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When I was in my teens I feared I wouldn’t be alive for my 21st. I wasn’t alone in such dread. Mutually Assured Destruction (MAD) was our nuclear fate and it drove many of my generation to join the Aldermaston March.
What I never anticipated was that nearly 50 years later, I’d again be on a coach going to Aldermaston and that politicians across the world would still believe in “nuclear defence” and still believe that they could only cut it as significant leaders if they brandished their enormous weapons at each other.
And if you read sexual significance into the foregoing, you’re right.
My first Aldermaston March was an event of great significance for me: it confirmed my pacifist leanings; it introduced me to anarchism; it led me to nonviolent direct action; it nurtured friendships which continue to this day.
Three of my marching friends even went to work at PN: Kevin and Richard as journalists, Jo in administration. Sam went to work for CND in Carthusian St.
I eventually dropped out of the world of regular work altogether. I think the first piece of journalism I had published (unpaid of course) was an unsolicited submission to PN and this – and later stuff in Freedom and Melody Maker – led to my attempts to earn a living as a musician/songwriter/hack/poet.
In none of these did I materially succeed but other marchers, with similar aspirations, did and I began to see their by-lines elsewhere.
Around 1963 I’d heard a poet read some irresistible poems at a CND benefit and this had seeded, perhaps, my inclination to be a poet and musician.
I was still mulling over my past when the coach arrived at Aldermaston and we’d no sooner made our way to our appointed gate when I met that very poet.
Time stood still
He, unlike some of those I can remember, has a heart and voice still committed to peace and justice and lo! there he was quoting William Blake (“If the Sun and Moon should doubt / they’d immediately go out”) in front of the fence while the preceding punk band was coiling its leads and dismantling mic stands around his feet.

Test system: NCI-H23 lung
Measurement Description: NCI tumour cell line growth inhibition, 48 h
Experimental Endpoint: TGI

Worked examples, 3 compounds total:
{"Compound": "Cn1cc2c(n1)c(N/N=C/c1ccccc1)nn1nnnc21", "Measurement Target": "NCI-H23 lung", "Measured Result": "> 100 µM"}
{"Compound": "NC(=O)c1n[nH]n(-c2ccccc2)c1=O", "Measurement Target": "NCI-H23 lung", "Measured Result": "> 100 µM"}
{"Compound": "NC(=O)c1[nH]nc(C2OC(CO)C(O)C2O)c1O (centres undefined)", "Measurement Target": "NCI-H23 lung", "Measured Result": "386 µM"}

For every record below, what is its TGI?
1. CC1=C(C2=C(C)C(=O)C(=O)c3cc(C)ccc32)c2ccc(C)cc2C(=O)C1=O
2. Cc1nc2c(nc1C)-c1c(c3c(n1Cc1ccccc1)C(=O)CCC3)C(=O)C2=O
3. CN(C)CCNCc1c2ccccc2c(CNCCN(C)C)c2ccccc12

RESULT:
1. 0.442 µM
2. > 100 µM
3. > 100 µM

Undaunted, Adrian Mitchell (for it was he) then launched into one of his own passionate poems and time – momentarily – stood still.
Altogether, the 50th anniversary Aldermaston demo was an unforgettable occasion: I experienced sorrow, regret, nostalgia, anger, joy, despair – and astonishment that I was still alive. On my first march I remember seeing a handsome young man who stood, literally, head and shoulders above the surrounding pilgrims.
At every demo I attended from there on, I’d spot his kippah (skullcap) riding high and I eventually learned his name: Ernest Rodker. He’s campaigned tirelessly on behalf of Mordechai Vanunu and lo! here he was again – still attempting to ban the bomb and carrying his tattered but nonetheless original 1958 CND lollipop.
Somewhere along the perimeter fence Pat Arrowsmith was still at it too. I once took part in a 24-hour blockade at Burghfield nuclear weapons factory and then went on to the “Embrace the Base” demo at Greeham Common. I met my mum and dad there and they shared their Thermos of tea with Pat, whom we’d chanced upon as we all linked hands.
That was back in 1983, and there were poets and musicians aplenty around the fence to keep our spirits up – just as Adrian and the punk band did on CND’s 50th.
Adrian Mitchell’s words fitted the occasion perfectly:
Long live the Child
Long live the Mother and Father
Long live the People
Long live this wounded Planet
Long live the good milk of the Air
Long live the spawning Rivers and the mothering Oceans
Long live the juice of the Grass
And all the determined greenery of the Globe *
*Excerpt from “William Blake Says: Every Thing That Lives Is Holy” from Adrian Mitchell’s collection The Shadow Knows: poems 2000 – 2004 (Bloodaxe, £9.95)